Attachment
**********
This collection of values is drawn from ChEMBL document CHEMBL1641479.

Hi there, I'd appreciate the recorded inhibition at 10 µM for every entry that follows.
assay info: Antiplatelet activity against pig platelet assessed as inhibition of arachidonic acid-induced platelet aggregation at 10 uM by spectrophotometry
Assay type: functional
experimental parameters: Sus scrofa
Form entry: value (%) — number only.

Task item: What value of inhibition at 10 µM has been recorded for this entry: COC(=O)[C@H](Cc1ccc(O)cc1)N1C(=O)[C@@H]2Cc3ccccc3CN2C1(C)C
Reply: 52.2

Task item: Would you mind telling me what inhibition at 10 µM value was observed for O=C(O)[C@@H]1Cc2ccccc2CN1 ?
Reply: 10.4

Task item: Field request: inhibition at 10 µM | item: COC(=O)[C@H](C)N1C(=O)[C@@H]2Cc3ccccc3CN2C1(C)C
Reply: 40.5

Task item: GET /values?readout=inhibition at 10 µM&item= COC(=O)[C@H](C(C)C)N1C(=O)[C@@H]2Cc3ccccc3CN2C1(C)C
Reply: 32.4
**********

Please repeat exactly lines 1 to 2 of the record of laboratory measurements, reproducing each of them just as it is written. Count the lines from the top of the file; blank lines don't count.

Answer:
This collection of values is drawn from ChEMBL document CHEMBL1641479.

Hi there, I'd appreciate the recorded inhibition at 10 µM for every entry that follows.